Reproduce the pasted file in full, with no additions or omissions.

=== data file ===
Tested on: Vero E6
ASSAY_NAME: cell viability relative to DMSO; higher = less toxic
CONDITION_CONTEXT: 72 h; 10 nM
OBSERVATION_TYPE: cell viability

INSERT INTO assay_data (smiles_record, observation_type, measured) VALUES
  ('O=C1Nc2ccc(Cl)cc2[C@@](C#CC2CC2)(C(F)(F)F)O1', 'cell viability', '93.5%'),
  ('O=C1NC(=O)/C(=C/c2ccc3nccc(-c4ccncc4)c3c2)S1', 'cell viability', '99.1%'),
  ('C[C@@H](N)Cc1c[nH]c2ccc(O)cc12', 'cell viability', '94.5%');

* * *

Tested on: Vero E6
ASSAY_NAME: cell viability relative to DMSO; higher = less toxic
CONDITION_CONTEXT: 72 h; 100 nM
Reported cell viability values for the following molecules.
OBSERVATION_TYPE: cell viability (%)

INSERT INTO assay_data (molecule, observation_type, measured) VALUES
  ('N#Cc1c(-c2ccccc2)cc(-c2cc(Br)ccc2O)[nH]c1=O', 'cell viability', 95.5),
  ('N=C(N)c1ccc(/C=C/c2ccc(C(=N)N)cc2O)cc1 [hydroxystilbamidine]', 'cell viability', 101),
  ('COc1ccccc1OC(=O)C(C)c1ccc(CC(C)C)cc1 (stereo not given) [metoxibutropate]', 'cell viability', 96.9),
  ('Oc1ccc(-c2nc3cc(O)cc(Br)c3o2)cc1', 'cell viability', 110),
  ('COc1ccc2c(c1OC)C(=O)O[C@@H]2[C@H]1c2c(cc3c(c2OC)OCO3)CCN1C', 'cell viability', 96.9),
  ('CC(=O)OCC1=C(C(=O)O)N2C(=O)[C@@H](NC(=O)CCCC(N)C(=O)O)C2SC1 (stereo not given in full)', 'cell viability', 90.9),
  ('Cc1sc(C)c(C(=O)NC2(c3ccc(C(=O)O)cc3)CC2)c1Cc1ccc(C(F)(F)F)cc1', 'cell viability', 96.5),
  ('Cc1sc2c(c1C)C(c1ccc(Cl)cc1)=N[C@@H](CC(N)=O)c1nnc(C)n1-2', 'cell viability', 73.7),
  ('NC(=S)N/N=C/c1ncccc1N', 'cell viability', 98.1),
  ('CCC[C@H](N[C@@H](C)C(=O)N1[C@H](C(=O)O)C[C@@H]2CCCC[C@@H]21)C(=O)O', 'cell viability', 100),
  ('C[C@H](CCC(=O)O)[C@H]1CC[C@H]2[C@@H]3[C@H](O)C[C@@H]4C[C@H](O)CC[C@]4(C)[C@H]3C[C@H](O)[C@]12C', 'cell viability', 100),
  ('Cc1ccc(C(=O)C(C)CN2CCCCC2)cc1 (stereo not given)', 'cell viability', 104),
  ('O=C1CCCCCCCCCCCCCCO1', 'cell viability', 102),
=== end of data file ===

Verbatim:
Tested on: Vero E6
ASSAY_NAME: cell viability relative to DMSO; higher = less toxic
CONDITION_CONTEXT: 72 h; 10 nM
OBSERVATION_TYPE: cell viability

INSERT INTO assay_data (smiles_record, observation_type, measured) VALUES
  ('O=C1Nc2ccc(Cl)cc2[C@@](C#CC2CC2)(C(F)(F)F)O1', 'cell viability', '93.5%'),
  ('O=C1NC(=O)/C(=C/c2ccc3nccc(-c4ccncc4)c3c2)S1', 'cell viability', '99.1%'),
  ('C[C@@H](N)Cc1c[nH]c2ccc(O)cc12', 'cell viability', '94.5%');

* * *

Tested on: Vero E6
ASSAY_NAME: cell viability relative to DMSO; higher = less toxic
CONDITION_CONTEXT: 72 h; 100 nM
Reported cell viability values for the following molecules.
OBSERVATION_TYPE: cell viability (%)

INSERT INTO assay_data (molecule, observation_type, measured) VALUES
  ('N#Cc1c(-c2ccccc2)cc(-c2cc(Br)ccc2O)[nH]c1=O', 'cell viability', 95.5),
  ('N=C(N)c1ccc(/C=C/c2ccc(C(=N)N)cc2O)cc1 [hydroxystilbamidine]', 'cell viability', 101),
  ('COc1ccccc1OC(=O)C(C)c1ccc(CC(C)C)cc1 (stereo not given) [metoxibutropate]', 'cell viability', 96.9),
  ('Oc1ccc(-c2nc3cc(O)cc(Br)c3o2)cc1', 'cell viability', 110),
  ('COc1ccc2c(c1OC)C(=O)O[C@@H]2[C@H]1c2c(cc3c(c2OC)OCO3)CCN1C', 'cell viability', 96.9),
  ('CC(=O)OCC1=C(C(=O)O)N2C(=O)[C@@H](NC(=O)CCCC(N)C(=O)O)C2SC1 (stereo not given in full)', 'cell viability', 90.9),
  ('Cc1sc(C)c(C(=O)NC2(c3ccc(C(=O)O)cc3)CC2)c1Cc1ccc(C(F)(F)F)cc1', 'cell viability', 96.5),
  ('Cc1sc2c(c1C)C(c1ccc(Cl)cc1)=N[C@@H](CC(N)=O)c1nnc(C)n1-2', 'cell viability', 73.7),
  ('NC(=S)N/N=C/c1ncccc1N', 'cell viability', 98.1),
  ('CCC[C@H](N[C@@H](C)C(=O)N1[C@H](C(=O)O)C[C@@H]2CCCC[C@@H]21)C(=O)O', 'cell viability', 100),
  ('C[C@H](CCC(=O)O)[C@H]1CC[C@H]2[C@@H]3[C@H](O)C[C@@H]4C[C@H](O)CC[C@]4(C)[C@H]3C[C@H](O)[C@]12C', 'cell viability', 100),
  ('Cc1ccc(C(=O)C(C)CN2CCCCC2)cc1 (stereo not given)', 'cell viability', 104),
  ('O=C1CCCCCCCCCCCCCCO1', 'cell viability', 102),